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Australia concerned over French plan to build wind farm on WW1 war graves

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Australia concerned over French plan to build wind farm on WW1 war graves
13:16 CET+01:00
A plan to construct several wind turbines on the site of a World War One battlefield in northern France where the remains of thousands of Australian soldiers lie has caused concern in Canberra.
French renewable energy company Engie Green plans to build several wind turbines between the villages of Bullecourt and Riencourt-lès-Cagnicourt in the northern Pas-de-Calais department, where so many World War 1 battles took place.
 
 
In this particular area between the two villages several divisions of British and Australian soldiers tried to breakthrough German front line between Arras and Soissons in spring 2017.
 
Some 10,000 Australian soldiers, most of whom were volunteers were killed or injured during the offensive.
 
The area was the scene of the heaviest Australian losses in the war during a battle that has become symbolic of the incompetence of British generals
directing the campaign.
 
The bodies of most soldiers were never recovered and their remains under the soil on what is now farmland (see pic above).
 
Australians regularly travel to Bullecourt to pay their respects and remember those who died.
 
The Australian government believes those remains, which lie undisturbed by farm machinery, will be disturbed due to the deep digging that would need to take place for the construction of the wind turbines.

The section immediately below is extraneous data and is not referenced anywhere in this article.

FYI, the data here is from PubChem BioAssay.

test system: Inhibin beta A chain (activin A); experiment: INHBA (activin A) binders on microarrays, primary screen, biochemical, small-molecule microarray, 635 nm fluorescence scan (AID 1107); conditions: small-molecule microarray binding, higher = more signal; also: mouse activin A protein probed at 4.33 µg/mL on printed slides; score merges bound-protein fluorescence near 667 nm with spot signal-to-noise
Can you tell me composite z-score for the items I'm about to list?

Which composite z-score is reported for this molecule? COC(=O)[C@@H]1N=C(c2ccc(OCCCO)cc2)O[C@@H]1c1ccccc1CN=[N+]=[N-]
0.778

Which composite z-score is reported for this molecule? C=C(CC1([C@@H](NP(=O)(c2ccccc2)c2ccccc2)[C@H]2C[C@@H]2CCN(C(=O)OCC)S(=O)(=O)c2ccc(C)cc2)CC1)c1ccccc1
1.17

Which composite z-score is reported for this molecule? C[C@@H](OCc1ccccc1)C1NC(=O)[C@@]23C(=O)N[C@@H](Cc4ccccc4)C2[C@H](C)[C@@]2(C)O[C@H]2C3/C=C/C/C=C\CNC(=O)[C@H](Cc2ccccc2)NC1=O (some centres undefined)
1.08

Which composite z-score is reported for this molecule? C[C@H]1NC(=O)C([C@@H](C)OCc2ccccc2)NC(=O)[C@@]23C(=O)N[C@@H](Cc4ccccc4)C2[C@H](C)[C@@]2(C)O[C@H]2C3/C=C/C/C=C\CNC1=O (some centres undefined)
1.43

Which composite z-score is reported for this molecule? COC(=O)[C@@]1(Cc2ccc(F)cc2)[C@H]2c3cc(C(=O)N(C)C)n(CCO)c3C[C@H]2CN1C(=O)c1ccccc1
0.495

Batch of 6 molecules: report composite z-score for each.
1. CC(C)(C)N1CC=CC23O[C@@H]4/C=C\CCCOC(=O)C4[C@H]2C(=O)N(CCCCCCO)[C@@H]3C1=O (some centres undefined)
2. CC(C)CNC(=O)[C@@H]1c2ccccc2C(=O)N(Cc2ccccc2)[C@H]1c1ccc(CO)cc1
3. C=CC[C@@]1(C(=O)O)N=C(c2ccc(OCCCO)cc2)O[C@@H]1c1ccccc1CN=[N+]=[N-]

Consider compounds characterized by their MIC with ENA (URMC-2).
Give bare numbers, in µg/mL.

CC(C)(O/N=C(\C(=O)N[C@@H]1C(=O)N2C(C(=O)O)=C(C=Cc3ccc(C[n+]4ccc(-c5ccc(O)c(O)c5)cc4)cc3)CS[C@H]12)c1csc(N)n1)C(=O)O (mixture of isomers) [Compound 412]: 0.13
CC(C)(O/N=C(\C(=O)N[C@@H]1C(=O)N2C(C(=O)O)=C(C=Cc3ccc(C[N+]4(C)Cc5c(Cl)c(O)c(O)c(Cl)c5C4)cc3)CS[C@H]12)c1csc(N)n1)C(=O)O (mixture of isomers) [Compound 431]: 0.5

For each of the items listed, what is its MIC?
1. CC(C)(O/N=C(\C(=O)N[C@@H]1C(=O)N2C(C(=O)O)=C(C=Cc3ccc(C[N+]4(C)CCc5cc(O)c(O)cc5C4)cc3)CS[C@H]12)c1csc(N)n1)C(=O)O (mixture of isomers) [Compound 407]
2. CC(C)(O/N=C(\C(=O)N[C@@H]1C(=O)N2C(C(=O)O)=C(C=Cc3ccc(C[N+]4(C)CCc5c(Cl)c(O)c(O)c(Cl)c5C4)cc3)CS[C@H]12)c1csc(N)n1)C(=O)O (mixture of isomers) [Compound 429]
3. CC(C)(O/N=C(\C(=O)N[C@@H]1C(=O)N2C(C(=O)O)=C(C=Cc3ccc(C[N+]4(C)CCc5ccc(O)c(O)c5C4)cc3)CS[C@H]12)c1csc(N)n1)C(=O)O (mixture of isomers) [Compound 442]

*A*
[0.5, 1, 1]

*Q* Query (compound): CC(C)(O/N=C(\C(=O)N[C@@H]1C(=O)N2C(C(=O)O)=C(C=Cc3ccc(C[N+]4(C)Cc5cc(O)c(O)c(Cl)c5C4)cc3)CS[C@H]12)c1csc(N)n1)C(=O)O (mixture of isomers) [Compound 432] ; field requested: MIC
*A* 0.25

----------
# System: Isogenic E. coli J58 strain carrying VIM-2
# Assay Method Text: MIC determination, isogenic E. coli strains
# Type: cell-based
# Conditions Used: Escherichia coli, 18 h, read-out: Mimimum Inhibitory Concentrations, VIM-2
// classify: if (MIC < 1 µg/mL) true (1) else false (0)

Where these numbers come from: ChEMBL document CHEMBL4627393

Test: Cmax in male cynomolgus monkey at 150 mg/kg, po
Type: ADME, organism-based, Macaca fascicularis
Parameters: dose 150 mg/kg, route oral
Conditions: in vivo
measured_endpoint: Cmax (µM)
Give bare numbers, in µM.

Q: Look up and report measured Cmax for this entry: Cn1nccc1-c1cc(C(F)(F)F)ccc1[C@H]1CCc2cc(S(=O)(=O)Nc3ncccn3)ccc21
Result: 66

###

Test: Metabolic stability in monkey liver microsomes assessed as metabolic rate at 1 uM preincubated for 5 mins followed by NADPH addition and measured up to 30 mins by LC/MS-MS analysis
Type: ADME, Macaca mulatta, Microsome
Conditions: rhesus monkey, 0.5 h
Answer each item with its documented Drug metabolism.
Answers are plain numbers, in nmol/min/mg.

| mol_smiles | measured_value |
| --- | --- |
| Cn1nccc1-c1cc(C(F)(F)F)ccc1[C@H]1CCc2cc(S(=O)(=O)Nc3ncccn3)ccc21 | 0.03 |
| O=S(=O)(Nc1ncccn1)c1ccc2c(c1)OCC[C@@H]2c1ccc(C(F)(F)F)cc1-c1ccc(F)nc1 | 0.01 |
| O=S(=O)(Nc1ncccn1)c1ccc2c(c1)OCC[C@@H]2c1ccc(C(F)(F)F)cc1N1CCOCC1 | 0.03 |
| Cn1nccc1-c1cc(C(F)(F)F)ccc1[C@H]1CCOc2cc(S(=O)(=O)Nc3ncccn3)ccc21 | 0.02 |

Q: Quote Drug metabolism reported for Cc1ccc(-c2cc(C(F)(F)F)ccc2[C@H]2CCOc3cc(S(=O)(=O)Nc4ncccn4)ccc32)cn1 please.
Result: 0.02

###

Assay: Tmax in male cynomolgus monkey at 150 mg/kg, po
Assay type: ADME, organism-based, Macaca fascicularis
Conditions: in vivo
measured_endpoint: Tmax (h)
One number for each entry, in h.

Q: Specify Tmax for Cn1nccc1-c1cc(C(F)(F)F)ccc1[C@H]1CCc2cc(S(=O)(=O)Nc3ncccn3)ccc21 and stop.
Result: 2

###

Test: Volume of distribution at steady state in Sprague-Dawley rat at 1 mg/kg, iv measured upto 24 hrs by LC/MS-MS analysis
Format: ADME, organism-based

Veterans' Affairs Minister Dan Tehan told Australia's Sky News in the first instance he would be raising the issue with his French counterpart.
 
"I'll be getting clarification on this matter," he said in a statement.
 
"The French people, like the Australian people, understand the significance of this land and they have the upmost respect for the sacrifices made by Australian soldiers on their soil.
 
"Australia enjoys a close working relationship with the French government when it comes to recovering the remains of Australians from French battlefields," he added.
 
According to Sky News, the Engie Green proposal would involve digging for foundations. There would also be transmission tunnels, other earth works and infrastructure, it said.
 
A spokesman for Engie told The Local France they are in contact with Australian authorities to discuss their concerns about the project and that the consuiltation period is still ongoing.
 
"We are ready to respond to all to their questions," he said, but added that the company had not been asked o move or scrap the wind farm.
 
The Local has contacted France's Ministry of Culture for comment.
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